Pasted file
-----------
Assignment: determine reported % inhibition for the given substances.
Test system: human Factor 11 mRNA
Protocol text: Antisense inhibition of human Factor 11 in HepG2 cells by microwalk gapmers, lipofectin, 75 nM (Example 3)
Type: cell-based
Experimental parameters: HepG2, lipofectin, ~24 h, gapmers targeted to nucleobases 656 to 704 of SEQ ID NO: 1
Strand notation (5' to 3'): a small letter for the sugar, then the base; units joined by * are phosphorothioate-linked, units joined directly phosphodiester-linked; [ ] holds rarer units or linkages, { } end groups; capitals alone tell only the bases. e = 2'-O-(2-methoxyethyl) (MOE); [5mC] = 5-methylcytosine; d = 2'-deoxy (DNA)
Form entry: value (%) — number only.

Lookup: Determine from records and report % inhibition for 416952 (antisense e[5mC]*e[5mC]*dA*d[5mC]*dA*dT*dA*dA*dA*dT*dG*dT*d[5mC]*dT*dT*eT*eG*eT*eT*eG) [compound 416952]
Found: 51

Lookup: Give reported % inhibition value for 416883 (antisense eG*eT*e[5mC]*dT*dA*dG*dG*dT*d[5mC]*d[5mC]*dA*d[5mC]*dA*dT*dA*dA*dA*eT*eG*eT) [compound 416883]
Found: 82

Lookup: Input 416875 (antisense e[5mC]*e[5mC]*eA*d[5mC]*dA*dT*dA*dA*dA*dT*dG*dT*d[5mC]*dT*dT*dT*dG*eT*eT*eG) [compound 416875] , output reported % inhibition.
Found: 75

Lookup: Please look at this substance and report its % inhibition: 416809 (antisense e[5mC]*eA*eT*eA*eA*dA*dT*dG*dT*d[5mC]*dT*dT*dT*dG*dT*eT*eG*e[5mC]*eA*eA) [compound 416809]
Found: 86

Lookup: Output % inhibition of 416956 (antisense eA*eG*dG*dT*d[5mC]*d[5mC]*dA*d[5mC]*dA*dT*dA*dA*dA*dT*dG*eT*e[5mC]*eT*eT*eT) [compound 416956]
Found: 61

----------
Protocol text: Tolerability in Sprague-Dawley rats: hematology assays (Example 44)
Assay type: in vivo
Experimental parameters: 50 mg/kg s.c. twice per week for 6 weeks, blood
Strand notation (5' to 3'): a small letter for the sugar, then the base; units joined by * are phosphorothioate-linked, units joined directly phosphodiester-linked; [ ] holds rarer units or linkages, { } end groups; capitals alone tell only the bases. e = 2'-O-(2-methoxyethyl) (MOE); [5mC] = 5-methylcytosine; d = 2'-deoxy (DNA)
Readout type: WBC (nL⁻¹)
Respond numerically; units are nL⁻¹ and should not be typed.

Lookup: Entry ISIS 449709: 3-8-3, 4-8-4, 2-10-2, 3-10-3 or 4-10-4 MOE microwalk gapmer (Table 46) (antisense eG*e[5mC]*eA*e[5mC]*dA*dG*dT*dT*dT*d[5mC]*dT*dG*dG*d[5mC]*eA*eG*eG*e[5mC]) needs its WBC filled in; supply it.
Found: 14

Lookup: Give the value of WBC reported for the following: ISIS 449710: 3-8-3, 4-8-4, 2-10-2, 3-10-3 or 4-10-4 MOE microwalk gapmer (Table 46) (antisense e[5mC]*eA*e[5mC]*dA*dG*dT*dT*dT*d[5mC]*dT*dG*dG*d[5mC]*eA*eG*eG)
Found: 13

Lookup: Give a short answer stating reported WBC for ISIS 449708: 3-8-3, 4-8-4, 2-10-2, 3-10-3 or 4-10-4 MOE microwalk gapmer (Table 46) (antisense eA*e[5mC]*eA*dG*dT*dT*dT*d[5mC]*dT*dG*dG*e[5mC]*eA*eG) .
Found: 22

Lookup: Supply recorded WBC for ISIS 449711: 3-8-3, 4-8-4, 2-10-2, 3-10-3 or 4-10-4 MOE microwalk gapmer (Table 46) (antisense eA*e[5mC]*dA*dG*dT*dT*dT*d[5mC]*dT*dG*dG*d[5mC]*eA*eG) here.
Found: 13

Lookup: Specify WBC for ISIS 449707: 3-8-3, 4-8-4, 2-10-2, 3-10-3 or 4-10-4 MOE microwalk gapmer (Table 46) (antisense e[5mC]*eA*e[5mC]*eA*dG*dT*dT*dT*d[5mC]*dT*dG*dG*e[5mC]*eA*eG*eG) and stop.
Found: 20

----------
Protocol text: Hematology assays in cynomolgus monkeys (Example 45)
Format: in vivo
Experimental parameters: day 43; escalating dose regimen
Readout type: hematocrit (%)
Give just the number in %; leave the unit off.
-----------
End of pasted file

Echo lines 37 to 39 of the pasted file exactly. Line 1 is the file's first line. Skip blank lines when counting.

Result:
Format: in vivo
Experimental parameters: day 43; escalating dose regimen
Readout type: hematocrit (%)